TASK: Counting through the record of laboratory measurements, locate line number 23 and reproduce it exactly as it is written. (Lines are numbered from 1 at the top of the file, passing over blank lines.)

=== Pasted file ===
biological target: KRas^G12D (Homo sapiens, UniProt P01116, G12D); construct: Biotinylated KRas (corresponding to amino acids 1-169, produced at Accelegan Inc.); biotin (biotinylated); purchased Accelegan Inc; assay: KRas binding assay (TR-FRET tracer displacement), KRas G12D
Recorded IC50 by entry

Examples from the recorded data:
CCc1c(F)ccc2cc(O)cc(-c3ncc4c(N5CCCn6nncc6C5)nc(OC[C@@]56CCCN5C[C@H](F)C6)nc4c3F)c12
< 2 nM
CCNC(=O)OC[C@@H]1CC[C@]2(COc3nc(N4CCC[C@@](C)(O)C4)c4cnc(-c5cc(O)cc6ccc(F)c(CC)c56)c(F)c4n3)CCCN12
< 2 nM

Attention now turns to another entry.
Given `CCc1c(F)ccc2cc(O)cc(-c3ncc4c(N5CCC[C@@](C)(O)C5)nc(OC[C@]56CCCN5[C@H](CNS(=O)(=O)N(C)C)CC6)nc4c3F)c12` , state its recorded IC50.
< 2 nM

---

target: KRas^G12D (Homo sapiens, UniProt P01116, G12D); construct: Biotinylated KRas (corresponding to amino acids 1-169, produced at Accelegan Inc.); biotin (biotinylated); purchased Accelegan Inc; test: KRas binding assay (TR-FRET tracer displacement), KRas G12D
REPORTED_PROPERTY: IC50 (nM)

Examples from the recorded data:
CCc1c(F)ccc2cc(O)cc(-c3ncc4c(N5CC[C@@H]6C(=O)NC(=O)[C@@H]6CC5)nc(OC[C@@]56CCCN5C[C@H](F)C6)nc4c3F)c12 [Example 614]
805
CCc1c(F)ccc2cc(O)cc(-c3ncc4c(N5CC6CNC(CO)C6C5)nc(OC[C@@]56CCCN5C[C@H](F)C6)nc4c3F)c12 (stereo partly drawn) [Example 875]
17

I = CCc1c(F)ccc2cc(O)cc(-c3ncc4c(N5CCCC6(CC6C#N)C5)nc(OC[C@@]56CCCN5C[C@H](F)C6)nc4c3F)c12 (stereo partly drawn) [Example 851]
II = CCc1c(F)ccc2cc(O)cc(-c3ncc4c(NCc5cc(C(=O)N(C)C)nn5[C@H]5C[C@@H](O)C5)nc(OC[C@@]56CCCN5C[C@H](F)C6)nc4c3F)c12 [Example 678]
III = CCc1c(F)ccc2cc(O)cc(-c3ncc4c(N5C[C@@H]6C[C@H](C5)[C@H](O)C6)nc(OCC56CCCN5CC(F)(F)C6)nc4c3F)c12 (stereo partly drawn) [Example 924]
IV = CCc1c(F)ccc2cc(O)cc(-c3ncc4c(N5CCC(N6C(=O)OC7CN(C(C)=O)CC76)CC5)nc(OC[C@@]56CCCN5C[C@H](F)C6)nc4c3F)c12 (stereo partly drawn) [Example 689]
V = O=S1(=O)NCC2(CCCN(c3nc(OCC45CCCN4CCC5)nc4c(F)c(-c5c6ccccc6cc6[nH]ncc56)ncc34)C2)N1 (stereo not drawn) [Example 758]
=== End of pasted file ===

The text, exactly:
V = O=S1(=O)NCC2(CCCN(c3nc(OCC45CCCN4CCC5)nc4c(F)c(-c5c6ccccc6cc6[nH]ncc56)ncc34)C2)N1 (stereo not drawn) [Example 758]